Etnier, D.A., and W.C. Starnes. 1993. The Fishes of Tennessee. University of Tennessee Press, Knoxville. 681 pp.

    Goldstein, R.M., and T.P. Simon. 1999. Toward a united definition of guild structure for feeding ecology of North American freshwater fishes. pp. 123-202 in T.P. Simon, editor. Assessing the sustainability and biological integrity of water resources using fish communities. CRC Press, Boca Raton, Florida. 671 pp.

    Guy, C.S., R.M. Neumann, and D.W. Willis. 1992. Movement patterns of adult black crappie, Pomoxis nigromaculatus, in Brant Lake, South Dakota. J. Freshwater Ecol. 7(2):137-148.

    Harris, P.D., A.P. Shinn, J. Cable and T.A. Bakke. 2004. Nominal species of the genus Gyrodactylus von Nordmann 1832 (Monogenea: Gyrodactylidae), with a list of principal host species. Systematic Parasitology 59:1-27.

    Hay, O.P. 1881. On a collection of fishes from eastern Mississippi. Proc. U.S. Nat. Mus. 3:488-515.

    Hay, O.P. 1883. On a collection of fishes from lower Mississippi valley. Proc. Bull. U.S. Fish Comm. 2:57-75.

    Helfman, G. S. 1981. Twilight activities and temporal structure in a freshwater fish community. Can. J. Fish. Aquat, Sci. 38(11):1405-1420.

    Hildebrand S.F. and I.L. Towers. 1928. Annotated list of fishes collected in the vicinity of Greenwood, Mississippi, with descriptions of three new species. Bull. U.S. Bur. Fish. 43(2):105-136.

     

    Hoffman G.L. 1967. Parasites of North American Freshwater Fishes. University of California Press, Berkeley. 486 pp.

    Hubbs, C.L., R.J. Edwards, and G.P. Garrett. 1991. An annotated checklist of freshwater fishes of Texas, with key to identification of species. Texas Journal of Science, Supplement 43 (4):1-56.

    Huish, M.T. 1958. Life history of the black crappie of Lakes Eustis and Harris, Florida. Proc. S.E. Assoc. Game Fish Comm. 11:302-312.

    Jordan, D S., and B.W. Evermann. 1896-1900. The fishes of North and Middle America. Bull. U.S. Nat. Mus. 47(1-4):1-3313.

    Keast, A. 1968a. Feeding biology of the black crappie, Pomoxis nigromaculatus. J. Fish. Res. Board Canada 25(2):285-297.

    Keast, A. 1968b. Feeding of some Great Lakes fishes at low temperatures. J. Fish. Res. Board Canada 25(6):1199-1218.

    Keast, A., and M.G. Fox. 1992. Space use and feeding patterns of offshore fish assemblage in shallow mesotrophic lake. Env. Biol. Fish. 34:159-170.

    Keast, A., and D. Webb. 1966. Mouth and body form relative to feeding ecology in the fish fauna of a small lake, Lake Opinicon, Ontario. J. Fish. Res. Board Canada 23(12):1845-1874.

    Keast, A., and L. Welsh. 1968. Daily feeding periodicities, food uptake rates, and dietary changes with hour of day in some lake fishes. J. Fish. Res. Board Canada 25(6):1133-1144.

    Lee, D.S. 1980.  Pomoxis nigromaculatus (Lesueur), Black crappie.  pp. 613 in D. S. Lee et al. Atlas of North American Freshwater Fishes. N. C. State Mus. Nat. Hist., Raleigh, i-r+854 pp.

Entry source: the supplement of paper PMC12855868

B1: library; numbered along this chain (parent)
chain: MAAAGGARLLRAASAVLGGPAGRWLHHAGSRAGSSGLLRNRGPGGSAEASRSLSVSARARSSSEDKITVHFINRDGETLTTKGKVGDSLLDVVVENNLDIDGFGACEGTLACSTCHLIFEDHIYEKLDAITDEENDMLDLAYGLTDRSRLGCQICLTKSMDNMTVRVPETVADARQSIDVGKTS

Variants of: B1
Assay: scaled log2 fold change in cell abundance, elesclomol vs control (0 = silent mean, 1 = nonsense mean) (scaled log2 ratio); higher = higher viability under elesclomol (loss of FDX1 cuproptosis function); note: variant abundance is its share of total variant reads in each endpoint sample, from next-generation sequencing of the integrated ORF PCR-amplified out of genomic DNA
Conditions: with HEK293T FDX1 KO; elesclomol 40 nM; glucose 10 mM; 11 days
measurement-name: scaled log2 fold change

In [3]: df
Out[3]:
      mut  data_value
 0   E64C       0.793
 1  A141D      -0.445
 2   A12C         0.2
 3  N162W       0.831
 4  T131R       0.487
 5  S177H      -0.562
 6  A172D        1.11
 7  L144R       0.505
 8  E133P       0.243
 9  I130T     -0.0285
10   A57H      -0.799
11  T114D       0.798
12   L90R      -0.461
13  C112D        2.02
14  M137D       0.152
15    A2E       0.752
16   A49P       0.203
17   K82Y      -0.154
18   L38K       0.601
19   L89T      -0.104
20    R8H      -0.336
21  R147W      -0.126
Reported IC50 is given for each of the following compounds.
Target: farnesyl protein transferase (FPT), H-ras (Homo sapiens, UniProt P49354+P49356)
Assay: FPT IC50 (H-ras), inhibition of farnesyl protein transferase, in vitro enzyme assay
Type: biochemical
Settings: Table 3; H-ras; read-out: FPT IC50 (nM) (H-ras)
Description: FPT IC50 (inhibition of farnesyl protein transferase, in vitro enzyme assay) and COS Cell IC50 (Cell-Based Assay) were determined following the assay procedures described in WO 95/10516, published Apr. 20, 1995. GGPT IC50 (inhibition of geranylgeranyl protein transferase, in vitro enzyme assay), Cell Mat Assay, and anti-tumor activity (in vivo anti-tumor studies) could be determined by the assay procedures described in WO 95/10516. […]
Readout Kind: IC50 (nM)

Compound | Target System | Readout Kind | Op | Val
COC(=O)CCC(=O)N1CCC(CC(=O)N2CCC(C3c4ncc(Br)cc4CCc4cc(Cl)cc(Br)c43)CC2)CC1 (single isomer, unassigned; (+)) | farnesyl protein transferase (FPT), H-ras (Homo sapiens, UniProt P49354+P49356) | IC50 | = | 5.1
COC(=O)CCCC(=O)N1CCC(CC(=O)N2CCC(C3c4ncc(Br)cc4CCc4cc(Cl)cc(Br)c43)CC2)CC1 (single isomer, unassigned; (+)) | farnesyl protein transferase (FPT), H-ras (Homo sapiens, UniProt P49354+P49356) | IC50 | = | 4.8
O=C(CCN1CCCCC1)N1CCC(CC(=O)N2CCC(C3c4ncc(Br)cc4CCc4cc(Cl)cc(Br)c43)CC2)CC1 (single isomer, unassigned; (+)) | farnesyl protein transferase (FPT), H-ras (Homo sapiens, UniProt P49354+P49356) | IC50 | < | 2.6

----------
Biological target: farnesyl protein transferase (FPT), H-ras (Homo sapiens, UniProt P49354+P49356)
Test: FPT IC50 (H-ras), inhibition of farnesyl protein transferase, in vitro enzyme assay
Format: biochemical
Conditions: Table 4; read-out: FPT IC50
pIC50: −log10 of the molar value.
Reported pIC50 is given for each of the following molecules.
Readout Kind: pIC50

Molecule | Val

Merriner, J.V. 1971. Egg size as a factor of intergeneric hybrid success of centrarchids. Trans. Amer. Fish. Soc. 1000(1):29-32.

    Pflieger, W.L. 1975. The Fishes of Missouri. Missouri Department of Conservation, Jefferson City. 343 pp.

    Reed, J.R., and W.D. Davies. 1991. Populations dynamics of black crappies and white crappies in Weiss Reservoir, Alabama: implications for the implementation of harvest restrictions. N. Amer. J. Fish. Managm. 11:598-603.

    Reid, G.R. 1949. Food of the black crappie, Pomoxis nigromaculatus (LeSueur), in Orange Lake, Florida. Tran. Amer. Fish. Soc. 79:145-154.

    Riggs, C.D., and E.W. Bonn. 1959. An annotated list of the fishes of Lake Texoma, Oklahoma and Texas. The Southwestern Naturalist 4(4):157-168.

    Ross, S.T. 2001. The Inland Fishes of Mississippi. University Press of Mississippi, Jackson. 624 pp.

    Schloemer, C.L. 1947. Reproductive cycles for five species of Texas centrarchids. Science 106:85-86.

    Schwartz, F.J. 1972. World literature to fish hybrids with an analysis by family, species, and hybrid. Gulf Coast Res. Lab. Mus. Publ. 3:1-328.  

    Simon, T.P. 1999. Assessment of Balon’s reproductive guilds with application to Midwestern North American Freshwater Fishes, pp. 97-121. In: Simon, T.L. (ed.). Assessing the sustainability and biological integrity of water resources using fish communities. CRC Press. Boca Raton, Florida. 671 pp.

    Sublette, J.E., M.D. Hatch, and M. Sublette. 1990. The Fishes of New Mexico. University of New Mexico Press, Albuquerque. 393 pp.

    Travnichek, V.H., M.J. Maceina, S.M. Smith, and R.A. Dunham. 1996. Natural hybridization between black and white crappies (Pomoxis) in 10 Alabama reservoirs. American Midland Naturalist 135(2):310-316.

    Vessel, M.F., and S. Eddy. 1941. A preliminary study of the egg production of certain Minnesota fishes. Minnesota Dept. Conserv. Fish. Res. Invest. Rep. No. 25. 26 pp.

    Warren, M.L. Jr., B.M. Burr, S. J. Walsh, H.L. Bart Jr., R. C. Cashner, D.A. Etnier, B. J. Freeman, B.R. Kuhajda, R.L. Mayden, H. W. Robison, S.T. Ross, and W. C. Starnes. 2000. Diversity, distribution and conservation status of the native freshwater fishes of the southern United States. Fisheries 25(10):7-29.

     

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    Photos

    Credit: Joseph Tomelleri Credit: Garold Sneegas Credit: Chad Thomas, Texas State University Credit: Joseph Tomelleri